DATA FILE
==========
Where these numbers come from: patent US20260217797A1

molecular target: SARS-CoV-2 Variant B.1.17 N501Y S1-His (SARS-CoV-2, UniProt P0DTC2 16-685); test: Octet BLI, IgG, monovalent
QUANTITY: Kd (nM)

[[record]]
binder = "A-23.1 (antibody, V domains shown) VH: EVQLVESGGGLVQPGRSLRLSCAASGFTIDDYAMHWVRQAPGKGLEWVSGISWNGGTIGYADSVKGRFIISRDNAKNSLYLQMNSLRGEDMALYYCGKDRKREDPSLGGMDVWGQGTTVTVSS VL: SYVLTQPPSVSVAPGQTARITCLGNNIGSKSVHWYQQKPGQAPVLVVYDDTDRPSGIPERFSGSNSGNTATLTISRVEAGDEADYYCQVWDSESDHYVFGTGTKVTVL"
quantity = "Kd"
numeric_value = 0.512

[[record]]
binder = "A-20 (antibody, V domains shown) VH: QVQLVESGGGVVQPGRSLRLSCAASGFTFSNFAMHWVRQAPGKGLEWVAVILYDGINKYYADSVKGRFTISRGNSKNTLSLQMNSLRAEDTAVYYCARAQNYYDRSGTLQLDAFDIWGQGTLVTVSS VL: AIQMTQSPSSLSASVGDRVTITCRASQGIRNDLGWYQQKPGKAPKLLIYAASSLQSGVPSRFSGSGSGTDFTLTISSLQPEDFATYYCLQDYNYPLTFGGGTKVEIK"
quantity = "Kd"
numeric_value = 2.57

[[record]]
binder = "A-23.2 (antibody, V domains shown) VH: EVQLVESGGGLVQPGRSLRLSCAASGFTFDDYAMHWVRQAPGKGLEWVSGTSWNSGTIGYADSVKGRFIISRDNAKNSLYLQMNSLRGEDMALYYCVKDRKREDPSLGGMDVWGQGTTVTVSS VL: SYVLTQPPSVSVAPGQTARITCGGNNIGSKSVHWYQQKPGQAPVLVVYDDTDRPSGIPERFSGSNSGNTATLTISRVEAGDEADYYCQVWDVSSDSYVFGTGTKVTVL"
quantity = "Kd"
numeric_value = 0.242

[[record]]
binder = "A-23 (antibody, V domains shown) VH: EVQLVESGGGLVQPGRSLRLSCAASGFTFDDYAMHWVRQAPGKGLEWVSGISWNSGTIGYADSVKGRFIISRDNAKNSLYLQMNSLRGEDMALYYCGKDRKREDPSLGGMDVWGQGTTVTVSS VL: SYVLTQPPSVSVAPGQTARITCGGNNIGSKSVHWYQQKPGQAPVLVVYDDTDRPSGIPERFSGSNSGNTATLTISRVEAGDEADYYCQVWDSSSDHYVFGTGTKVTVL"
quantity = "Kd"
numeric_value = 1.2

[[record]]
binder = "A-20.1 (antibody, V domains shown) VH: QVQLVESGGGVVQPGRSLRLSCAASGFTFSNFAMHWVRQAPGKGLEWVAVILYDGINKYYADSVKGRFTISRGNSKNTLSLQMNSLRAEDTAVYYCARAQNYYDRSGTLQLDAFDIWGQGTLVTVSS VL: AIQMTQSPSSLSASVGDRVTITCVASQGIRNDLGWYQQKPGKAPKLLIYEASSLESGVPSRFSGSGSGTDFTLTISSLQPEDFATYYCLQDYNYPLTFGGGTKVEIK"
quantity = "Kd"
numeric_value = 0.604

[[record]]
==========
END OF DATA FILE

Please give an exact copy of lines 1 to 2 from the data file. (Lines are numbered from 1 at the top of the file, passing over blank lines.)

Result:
Where these numbers come from: patent US20260217797A1

molecular target: SARS-CoV-2 Variant B.1.17 N501Y S1-His (SARS-CoV-2, UniProt P0DTC2 16-685); test: Octet BLI, IgG, monovalent